Here are some of the latest health and medical news developments, compiled by the editors of HealthDay:
Scientists Mapping Genes of Germs That Cause Foodborne Illness
U.S. scientists are working to map the DNA of bacteria and viruses that cause foodborne illness and other types of outbreaks.
The Centers for Disease Control and Prevention recently received $30 million from Congress to expand the use of genome sequencing of harmful bacteria and viruses with a program called advanced molecular detection, the Associated Press reported.
The technology has already shown its value by helping solve a listeria outbreak that killed one person in California and sickened seven others in Maryland.
"This really is a new way to find and fight infections," CDC Director Dr. Tom Frieden told the AP. "One way to think of it is, is it identifying a suspect by a lineup or by a fingerprint?"
Guinea Screening Airline Passengers
All passengers departing from the airport in Guinea's capital city Conakry are required to have their temperature taken and to fill out a health form, officials say.
The rules are part of the West African nation's effort to fight the spread of the deadly Ebola virus, which has killed 86 people in the country since an outbreak erupted in February, the Associated Press reported.
Passengers with a temperature higher than 38 degrees Celsius (100.4 degrees Fahrenheit) will be tested for the disease, according to Dr. Sakoba Keita, director of prevention at Guinea's health ministry.
Doctors from the Pasteur Institute in France will observe boarding procedures at the airport, French Health Minister Marisol Touraine announced on the weekend, the AP reported.
Neighboring Liberia has had two confirmed Ebola deaths, and suspected cases of the hemorrhagic fever have also been reported in Mali.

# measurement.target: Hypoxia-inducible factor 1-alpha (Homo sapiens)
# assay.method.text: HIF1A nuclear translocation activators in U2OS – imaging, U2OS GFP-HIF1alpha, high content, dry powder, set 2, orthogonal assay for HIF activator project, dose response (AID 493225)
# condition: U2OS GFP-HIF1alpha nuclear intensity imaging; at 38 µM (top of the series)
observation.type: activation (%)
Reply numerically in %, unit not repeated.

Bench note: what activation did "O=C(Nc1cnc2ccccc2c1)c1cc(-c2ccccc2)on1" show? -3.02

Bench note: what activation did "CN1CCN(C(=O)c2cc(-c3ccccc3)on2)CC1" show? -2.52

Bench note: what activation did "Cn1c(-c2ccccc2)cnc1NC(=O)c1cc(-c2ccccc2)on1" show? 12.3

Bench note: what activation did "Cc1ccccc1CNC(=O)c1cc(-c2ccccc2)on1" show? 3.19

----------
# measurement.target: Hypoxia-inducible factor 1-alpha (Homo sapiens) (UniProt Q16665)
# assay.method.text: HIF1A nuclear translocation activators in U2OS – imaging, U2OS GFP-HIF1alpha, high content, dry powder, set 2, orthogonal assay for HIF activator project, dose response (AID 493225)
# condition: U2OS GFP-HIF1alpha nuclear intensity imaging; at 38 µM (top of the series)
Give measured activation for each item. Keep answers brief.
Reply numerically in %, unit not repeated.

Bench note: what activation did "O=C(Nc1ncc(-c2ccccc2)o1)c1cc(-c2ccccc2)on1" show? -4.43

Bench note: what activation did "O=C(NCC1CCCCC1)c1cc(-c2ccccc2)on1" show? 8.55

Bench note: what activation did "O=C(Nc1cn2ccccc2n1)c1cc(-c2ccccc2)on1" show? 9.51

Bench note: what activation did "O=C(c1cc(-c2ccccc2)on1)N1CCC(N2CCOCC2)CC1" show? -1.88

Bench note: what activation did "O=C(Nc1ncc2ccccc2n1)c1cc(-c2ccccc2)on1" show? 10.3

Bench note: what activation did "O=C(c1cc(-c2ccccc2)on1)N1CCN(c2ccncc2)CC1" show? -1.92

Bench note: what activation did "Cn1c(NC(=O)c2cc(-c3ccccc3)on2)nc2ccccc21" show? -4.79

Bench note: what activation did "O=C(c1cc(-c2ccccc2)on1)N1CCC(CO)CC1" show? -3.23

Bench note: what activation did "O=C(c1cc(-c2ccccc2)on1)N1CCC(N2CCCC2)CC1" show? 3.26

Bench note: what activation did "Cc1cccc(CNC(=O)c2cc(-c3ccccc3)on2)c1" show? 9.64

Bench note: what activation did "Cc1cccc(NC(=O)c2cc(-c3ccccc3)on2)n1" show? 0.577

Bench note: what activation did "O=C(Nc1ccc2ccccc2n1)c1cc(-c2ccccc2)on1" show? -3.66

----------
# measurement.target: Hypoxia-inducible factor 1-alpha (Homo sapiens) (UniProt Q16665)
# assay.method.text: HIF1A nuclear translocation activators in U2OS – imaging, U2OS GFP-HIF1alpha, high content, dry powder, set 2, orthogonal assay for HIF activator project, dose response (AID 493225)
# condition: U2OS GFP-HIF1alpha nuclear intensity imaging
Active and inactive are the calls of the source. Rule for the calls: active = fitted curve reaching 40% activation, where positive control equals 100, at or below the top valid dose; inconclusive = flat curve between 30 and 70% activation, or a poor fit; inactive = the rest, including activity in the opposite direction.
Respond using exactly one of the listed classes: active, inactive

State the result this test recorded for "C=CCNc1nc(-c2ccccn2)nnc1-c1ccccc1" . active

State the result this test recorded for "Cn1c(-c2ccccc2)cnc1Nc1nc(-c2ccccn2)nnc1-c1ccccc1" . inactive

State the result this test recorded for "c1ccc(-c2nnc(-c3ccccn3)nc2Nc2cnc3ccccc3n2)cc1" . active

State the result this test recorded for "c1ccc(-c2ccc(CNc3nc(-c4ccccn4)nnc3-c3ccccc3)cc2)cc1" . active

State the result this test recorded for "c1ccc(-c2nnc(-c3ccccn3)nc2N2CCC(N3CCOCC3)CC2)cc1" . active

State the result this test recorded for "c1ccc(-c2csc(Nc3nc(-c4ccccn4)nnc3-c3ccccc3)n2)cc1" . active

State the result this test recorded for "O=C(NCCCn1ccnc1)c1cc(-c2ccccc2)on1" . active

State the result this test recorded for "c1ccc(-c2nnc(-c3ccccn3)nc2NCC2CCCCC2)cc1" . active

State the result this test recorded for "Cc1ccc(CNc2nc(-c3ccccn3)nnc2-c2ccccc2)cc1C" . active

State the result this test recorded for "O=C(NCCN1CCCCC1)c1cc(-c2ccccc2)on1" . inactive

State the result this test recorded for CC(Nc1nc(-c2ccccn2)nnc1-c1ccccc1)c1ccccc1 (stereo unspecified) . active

Mickey Rooney Dies at Age 93
Film and stage legend Mickey Rooney died Sunday at age 93.
He died at his home in Los Angeles, and his death was confirmed by Los Angeles Police Commander Andrew Smith and the Los Angeles County coroner's office.
Rooney died of natural causes, his daughter-in-law Charlene Rooney told the Los Angeles Times. She added that the actor had recently flown to Vancouver, Canada for work in the upcoming film "Night at the Museum 3."
Rooney was a toddler when he made his debut on the vaudeville stage in 1922 and became one of the top movie stars in the 1930s and early 40s.
In 2011, Rooney addressed Congress about elder abuse and revealed that he had been victimized by a family member, the Times reported.
"If elder abuse happened to me, Mickey Rooney, it can happen to anyone," he testified.
Copyright © 2015 HealthDay. All rights reserved.
HealthDayNews articles are derived from various sources and do not reflect federal policy. healthfinder.gov does not endorse opinions, products, or services that may appear in news stories. For more information on health topics in the news, visit Health News on healthfinder.gov.
Note: Documents in PDF format require the Adobe Acrobat Reader®. If you experience problems with PDF documents, please download the latest version of the Reader®.